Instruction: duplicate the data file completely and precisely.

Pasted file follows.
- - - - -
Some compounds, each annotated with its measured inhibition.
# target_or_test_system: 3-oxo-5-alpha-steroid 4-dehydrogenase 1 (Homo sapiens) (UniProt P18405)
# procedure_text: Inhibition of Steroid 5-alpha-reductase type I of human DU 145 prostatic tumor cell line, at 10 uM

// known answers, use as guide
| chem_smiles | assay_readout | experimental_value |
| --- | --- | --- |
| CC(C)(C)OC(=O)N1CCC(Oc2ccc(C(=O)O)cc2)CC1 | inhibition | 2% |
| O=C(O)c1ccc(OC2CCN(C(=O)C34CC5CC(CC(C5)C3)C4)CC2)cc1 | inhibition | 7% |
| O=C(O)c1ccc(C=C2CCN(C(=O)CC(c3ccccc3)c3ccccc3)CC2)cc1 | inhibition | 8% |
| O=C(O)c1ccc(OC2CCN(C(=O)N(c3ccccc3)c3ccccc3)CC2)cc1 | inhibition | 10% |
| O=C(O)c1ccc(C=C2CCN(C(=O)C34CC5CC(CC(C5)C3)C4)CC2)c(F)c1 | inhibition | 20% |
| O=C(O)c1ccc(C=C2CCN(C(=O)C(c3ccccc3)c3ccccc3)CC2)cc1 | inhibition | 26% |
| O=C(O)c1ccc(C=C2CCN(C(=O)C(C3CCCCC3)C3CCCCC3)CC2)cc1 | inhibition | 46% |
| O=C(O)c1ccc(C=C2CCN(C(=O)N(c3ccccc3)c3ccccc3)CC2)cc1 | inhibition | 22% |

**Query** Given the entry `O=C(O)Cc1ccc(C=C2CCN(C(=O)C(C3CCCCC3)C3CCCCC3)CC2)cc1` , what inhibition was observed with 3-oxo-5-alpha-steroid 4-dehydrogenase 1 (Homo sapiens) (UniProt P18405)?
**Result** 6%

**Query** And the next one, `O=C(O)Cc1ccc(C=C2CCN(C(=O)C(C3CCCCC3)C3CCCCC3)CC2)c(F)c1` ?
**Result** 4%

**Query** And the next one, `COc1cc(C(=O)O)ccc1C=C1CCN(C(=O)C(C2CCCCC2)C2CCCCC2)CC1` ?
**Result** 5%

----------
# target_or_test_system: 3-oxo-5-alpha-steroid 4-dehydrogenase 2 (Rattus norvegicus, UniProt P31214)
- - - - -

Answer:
Some compounds, each annotated with its measured inhibition.
# target_or_test_system: 3-oxo-5-alpha-steroid 4-dehydrogenase 1 (Homo sapiens) (UniProt P18405)
# procedure_text: Inhibition of Steroid 5-alpha-reductase type I of human DU 145 prostatic tumor cell line, at 10 uM

// known answers, use as guide
| chem_smiles | assay_readout | experimental_value |
| --- | --- | --- |
| CC(C)(C)OC(=O)N1CCC(Oc2ccc(C(=O)O)cc2)CC1 | inhibition | 2% |
| O=C(O)c1ccc(OC2CCN(C(=O)C34CC5CC(CC(C5)C3)C4)CC2)cc1 | inhibition | 7% |
| O=C(O)c1ccc(C=C2CCN(C(=O)CC(c3ccccc3)c3ccccc3)CC2)cc1 | inhibition | 8% |
| O=C(O)c1ccc(OC2CCN(C(=O)N(c3ccccc3)c3ccccc3)CC2)cc1 | inhibition | 10% |
| O=C(O)c1ccc(C=C2CCN(C(=O)C34CC5CC(CC(C5)C3)C4)CC2)c(F)c1 | inhibition | 20% |
| O=C(O)c1ccc(C=C2CCN(C(=O)C(c3ccccc3)c3ccccc3)CC2)cc1 | inhibition | 26% |
| O=C(O)c1ccc(C=C2CCN(C(=O)C(C3CCCCC3)C3CCCCC3)CC2)cc1 | inhibition | 46% |
| O=C(O)c1ccc(C=C2CCN(C(=O)N(c3ccccc3)c3ccccc3)CC2)cc1 | inhibition | 22% |

**Query** Given the entry `O=C(O)Cc1ccc(C=C2CCN(C(=O)C(C3CCCCC3)C3CCCCC3)CC2)cc1` , what inhibition was observed with 3-oxo-5-alpha-steroid 4-dehydrogenase 1 (Homo sapiens) (UniProt P18405)?
**Result** 6%

**Query** And the next one, `O=C(O)Cc1ccc(C=C2CCN(C(=O)C(C3CCCCC3)C3CCCCC3)CC2)c(F)c1` ?
**Result** 4%

**Query** And the next one, `COc1cc(C(=O)O)ccc1C=C1CCN(C(=O)C(C2CCCCC2)C2CCCCC2)CC1` ?
**Result** 5%

----------
# target_or_test_system: 3-oxo-5-alpha-steroid 4-dehydrogenase 2 (Rattus norvegicus, UniProt P31214)